Block on Trump's Asylum Ban Upheld by Supreme Court
In what has got to be FindLaw's most morbid addition to the Technologist Blogs, scientists have authored a paper indicating that the consumption habits of microbes can be utilized to predict the time of death of a corpse. Interestingly, the bugs that will eventually eat you are already crawling on your skin, waiting in a specific order to dine on your flesh. And believe it or not, this little feature makes the business of "time-of-death" estimation much more accurate.
This could be the next big thing in murder mystery cases.
The practice of estimating times of death based on decomposition of a body by detectives and forensic scientists is well established. Within the community, it is well known that certain types of flies are only indigenous to certain regions, and they each need a specific amount of time to gestate from maggot to a different stage of development.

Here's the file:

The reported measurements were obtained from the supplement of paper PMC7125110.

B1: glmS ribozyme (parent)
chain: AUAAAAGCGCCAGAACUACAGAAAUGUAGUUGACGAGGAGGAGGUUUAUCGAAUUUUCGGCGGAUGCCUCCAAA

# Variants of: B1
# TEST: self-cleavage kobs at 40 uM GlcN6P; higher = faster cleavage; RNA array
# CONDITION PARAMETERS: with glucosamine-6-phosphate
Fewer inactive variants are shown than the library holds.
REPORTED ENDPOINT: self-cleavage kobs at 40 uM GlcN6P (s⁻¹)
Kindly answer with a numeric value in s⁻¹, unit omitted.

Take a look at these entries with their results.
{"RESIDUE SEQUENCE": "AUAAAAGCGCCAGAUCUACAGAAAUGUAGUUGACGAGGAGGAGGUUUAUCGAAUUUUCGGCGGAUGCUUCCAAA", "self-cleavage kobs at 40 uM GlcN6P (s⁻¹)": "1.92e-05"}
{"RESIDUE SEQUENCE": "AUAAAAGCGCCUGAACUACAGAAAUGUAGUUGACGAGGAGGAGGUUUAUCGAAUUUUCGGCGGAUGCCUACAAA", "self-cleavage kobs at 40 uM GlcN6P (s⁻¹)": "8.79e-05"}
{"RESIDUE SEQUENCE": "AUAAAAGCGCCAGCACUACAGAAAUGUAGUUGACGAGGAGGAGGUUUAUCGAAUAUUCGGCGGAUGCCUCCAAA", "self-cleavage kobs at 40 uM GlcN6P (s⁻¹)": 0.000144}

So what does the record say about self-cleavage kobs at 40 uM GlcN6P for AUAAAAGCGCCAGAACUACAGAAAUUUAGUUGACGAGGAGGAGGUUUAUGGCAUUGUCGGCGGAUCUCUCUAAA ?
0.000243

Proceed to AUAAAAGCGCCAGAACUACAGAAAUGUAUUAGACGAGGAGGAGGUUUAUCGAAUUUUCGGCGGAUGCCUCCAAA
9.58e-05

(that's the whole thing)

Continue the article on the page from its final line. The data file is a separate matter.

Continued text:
Only this time, the key players aren't bot-flies, they're microbes. Because the eating habits of particular microbes is much more particular, more accurate estimates with narrower error-allowances is possible. In fact, since criminologists and scientists are dealing with trillions of microbes (as opposed to perhaps hundreds of flies), geometric non-linear growth patterns theoretically allow for very accurate estimates indeed.
The increased accuracy is owed to the fact that the bot-fly technique, while useful, is unfortunately susceptible to various factors like seasonality and soil. If these factors can be eliminated, then the estimates become more dependable. According to ArsTechnica, the data reveals that when the researchers tried mouse corpses on multiple types of dirt, the order in which the different microbes attacked the body remained pretty much the same. The result was also happily similar when it came to various temperatures, although with more variation. So far, more accurate than watching the development of maggots in the field.
This news probably will be of little interest to lawyers who cut their teeth on transactional work, but it should be of tremendous interest to prosecutors and criminal defense lawyers whose case may rest on the pinpointing a victim's time of death with accuracy. Who knows, the names you see on the paper linked above may be seen soon as expert witnesses on the effects of microbes eating human flesh.
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